Davis, Markert, Nickerson Lecture on Academic and Intellectual Freedom

Davis Markert Nickerson

Markert, Nickerson and Davis

29th Annual Davis, Markert, and Nickerson (DMN)

Academic Freedom Lecture

“Do Adjuncts Have Academic Freedom?, or Why Tenure Matters”
Guest Speaker:  Henry F. Reichman
Henry Reichman has been Chair of the American Association of University Professors Committee A on Academic Freedom and Tenure since 2012, chairs the AAUP Foundation, and from 2012 to 2018 AAUP First Vice-President.  His book, The Future of Academic Freedom (see https://pwb02mw.press.jhu.edu/title/future-academic-freedom) was published in April by Johns Hopkins University Press.  By training a historian of Russia and the Soviet Union, he is Professor Emeritus of History at California State University, East Bay, where he taught for 25 years.  At CSUEB he won awards as Outstanding Professor and for faculty service and served three terms as chair of the academic senate, on the executive committee of the CSU system academic senate, and for nine years on his faculty union bargaining team.  From 1982 to 2015 he edited the American Library Association’s bimonthly Newsletter on Intellectual Freedom.  His other publications include Railwaymen and Revolution: Russia, 1905 (University of California Press, 1987) and Censorship and Selection: Issues and Answers for Schools(American Library Association, 1988, 1993, 2001).  He co-edits and writes regularly for the AAUP’s Academe blog (academeblog.org).
“Do Adjuncts Have Academic Freedom?, or Why Tenure Matters”

The American concept of academic freedom was first fully articulated in 1915 by the founders of the AAUP in the context of the expanding economic and social inequality of corporate power associated with the Gilded Age.  Conditions today are eerily similar.  In 1915, only a handful of prominent full professors at elite institutions held an appointment carrying indefinite tenure, which the AAUP’s founders considered the strongest defense of academic freedom.  But today, even if most colleges and universities provide tenure protections, they provide them for an ever-shrinking segment of the faculty.  At present, only about a quarter of those who teach in higher education are included in the tenure system, a much smaller percentage than a few decades ago.  If tenure provides the most reliable protection for academic freedom, then academic freedom today may be as endangered as it has been at almost any moment since the AAUP’s inception.

Hence, despite growing external threats from online harassers, external funders, and meddling governing boards and legislators, the foremost challenge to academic freedom today is the search for ways to protect it in a world where a growing majority of teachers are employed in what are essentially “at will” positions.  There is a rightful place in the academy for some temporary part-time appointments, but compelling allegedly “adjunct” faculty to cobble together the semblance of a career from a series of part-time jobs is not only an unconscionable abuse of those colleagues—it is an ominous threat to the academic freedom of all faculty members.  There is no more critical task in the defense of academic freedom today than a renewed fight to make the overwhelming majority of faculty appointments once again full-time and probationary for tenure.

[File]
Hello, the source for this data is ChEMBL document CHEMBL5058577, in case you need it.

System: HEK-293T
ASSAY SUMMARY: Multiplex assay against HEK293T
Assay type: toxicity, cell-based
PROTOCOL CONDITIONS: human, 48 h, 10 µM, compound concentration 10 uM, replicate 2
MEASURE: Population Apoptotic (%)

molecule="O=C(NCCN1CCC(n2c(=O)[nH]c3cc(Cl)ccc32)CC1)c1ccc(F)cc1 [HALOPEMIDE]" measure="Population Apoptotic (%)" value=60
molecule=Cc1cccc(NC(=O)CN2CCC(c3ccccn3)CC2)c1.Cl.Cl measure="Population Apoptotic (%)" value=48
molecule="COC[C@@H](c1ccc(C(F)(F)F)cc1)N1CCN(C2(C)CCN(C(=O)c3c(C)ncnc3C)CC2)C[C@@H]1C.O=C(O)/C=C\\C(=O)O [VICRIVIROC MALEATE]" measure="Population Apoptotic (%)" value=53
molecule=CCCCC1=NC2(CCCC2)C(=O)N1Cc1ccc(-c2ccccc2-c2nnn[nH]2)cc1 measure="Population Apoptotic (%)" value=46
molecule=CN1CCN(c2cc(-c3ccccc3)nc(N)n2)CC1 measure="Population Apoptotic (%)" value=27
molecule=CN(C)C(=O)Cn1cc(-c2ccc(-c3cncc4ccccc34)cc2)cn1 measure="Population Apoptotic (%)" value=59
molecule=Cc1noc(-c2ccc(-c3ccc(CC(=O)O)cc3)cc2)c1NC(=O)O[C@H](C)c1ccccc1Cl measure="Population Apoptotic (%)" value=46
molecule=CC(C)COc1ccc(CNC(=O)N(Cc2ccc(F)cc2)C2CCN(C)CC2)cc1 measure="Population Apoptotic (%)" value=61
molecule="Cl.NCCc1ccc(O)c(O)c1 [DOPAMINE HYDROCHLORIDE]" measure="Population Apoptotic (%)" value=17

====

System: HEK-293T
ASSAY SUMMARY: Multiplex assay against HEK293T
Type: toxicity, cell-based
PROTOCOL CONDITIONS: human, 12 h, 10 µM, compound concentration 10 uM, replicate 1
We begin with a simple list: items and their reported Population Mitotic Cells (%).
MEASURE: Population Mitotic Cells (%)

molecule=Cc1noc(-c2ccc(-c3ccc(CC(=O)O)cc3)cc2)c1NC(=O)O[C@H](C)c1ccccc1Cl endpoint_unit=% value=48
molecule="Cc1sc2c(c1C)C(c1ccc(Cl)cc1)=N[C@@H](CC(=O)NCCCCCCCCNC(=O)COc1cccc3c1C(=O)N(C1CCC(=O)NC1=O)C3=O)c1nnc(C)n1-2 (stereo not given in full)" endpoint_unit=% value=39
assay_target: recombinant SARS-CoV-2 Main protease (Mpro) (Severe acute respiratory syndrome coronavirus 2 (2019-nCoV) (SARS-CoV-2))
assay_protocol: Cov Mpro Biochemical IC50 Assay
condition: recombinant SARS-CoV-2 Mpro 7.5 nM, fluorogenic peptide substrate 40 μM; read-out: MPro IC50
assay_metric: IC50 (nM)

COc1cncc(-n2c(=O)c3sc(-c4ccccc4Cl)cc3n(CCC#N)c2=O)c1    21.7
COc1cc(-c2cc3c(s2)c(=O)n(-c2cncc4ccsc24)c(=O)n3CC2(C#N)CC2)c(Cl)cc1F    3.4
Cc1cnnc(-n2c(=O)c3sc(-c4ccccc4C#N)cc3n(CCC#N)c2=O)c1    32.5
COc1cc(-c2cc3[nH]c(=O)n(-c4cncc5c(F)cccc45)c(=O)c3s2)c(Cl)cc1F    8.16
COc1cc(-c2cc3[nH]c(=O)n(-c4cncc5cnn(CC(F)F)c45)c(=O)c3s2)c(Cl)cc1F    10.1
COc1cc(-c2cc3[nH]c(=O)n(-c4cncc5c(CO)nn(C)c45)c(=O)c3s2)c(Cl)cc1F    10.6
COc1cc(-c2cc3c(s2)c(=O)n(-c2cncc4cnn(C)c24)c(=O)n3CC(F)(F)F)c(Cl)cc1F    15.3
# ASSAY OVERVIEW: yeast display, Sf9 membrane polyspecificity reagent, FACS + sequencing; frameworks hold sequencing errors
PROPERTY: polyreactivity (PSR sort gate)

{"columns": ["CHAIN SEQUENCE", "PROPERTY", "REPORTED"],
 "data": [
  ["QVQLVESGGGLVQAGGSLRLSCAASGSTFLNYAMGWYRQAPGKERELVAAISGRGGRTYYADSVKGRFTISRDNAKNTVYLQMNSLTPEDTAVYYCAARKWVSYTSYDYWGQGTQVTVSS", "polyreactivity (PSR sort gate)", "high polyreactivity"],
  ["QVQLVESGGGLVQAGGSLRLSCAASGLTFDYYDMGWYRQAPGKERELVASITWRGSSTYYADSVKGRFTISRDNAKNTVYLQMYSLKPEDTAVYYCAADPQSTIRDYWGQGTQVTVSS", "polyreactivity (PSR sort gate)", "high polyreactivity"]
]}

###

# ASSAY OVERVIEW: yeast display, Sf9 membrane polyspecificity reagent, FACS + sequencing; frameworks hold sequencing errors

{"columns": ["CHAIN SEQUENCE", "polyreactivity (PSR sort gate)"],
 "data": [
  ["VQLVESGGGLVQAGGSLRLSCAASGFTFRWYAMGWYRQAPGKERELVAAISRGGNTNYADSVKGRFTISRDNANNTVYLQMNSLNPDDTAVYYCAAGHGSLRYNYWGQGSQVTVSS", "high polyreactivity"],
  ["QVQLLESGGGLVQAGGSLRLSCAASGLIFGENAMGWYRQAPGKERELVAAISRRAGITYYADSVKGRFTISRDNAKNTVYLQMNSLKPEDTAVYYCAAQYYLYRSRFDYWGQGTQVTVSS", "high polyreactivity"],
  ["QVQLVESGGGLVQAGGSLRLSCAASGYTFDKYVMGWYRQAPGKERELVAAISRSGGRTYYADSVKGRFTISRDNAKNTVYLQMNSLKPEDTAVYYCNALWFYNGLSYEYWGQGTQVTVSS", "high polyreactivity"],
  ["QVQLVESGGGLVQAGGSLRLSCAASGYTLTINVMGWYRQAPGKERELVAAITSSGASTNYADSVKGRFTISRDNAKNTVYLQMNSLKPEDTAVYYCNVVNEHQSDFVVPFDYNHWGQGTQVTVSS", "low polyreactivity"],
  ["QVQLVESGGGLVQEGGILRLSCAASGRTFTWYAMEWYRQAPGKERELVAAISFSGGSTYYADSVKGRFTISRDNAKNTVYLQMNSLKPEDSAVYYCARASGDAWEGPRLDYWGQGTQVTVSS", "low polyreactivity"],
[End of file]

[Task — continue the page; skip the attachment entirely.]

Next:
30th Annual Davis, Markert, and Nickerson Academic Freedom Lecture

Tuesday, October 27, 2020


University of Michigan Senate Assembly Resolution Adopted November 19, 1990:

The faculty of the University of Michigan affirms that academic and intellectual freedom are fundamental values for a university in a free society. They form the foundation of the rights of free inquiry, free expression and free dissent that are necessary for the life of the university. The faculty recognizes that such rights are human creations, the product of both the reasoned actions and the deep-seated commitments of women and men. When such actions and commitments are set in human institutions, people may secure for themselves and for others, in the present and the future, the enjoyment of those rights.

We also recognize that these values and the rights they imply are vulnerable to the fads, fashions, social movements and mass fears that threaten to still dissent and to censure carriers of unpopular ideas. Such was the case in 1954 when the University of Michigan suspended three faculty members and subsequently dismissed two of them. We deeply regret the failure of the University community to protect the fundamental values of intellectual freedom at that time. It is to guard against a repetition of those events and to protect the fundamental freedoms of those who come after us that we make this resolution today. The protection of academic and intellectual freedoms requires a constant reminder of their value and vulnerability.

To provide for that reminder, the Faculty of the University of Michigan hereby resolves to establish an Annual Senate Lecture on Academic and on Intellectual Freedom, to be named: The University of Michigan Senate’s Davis, Markert, Nickerson Lecture on Academic and Intellectual Freedom.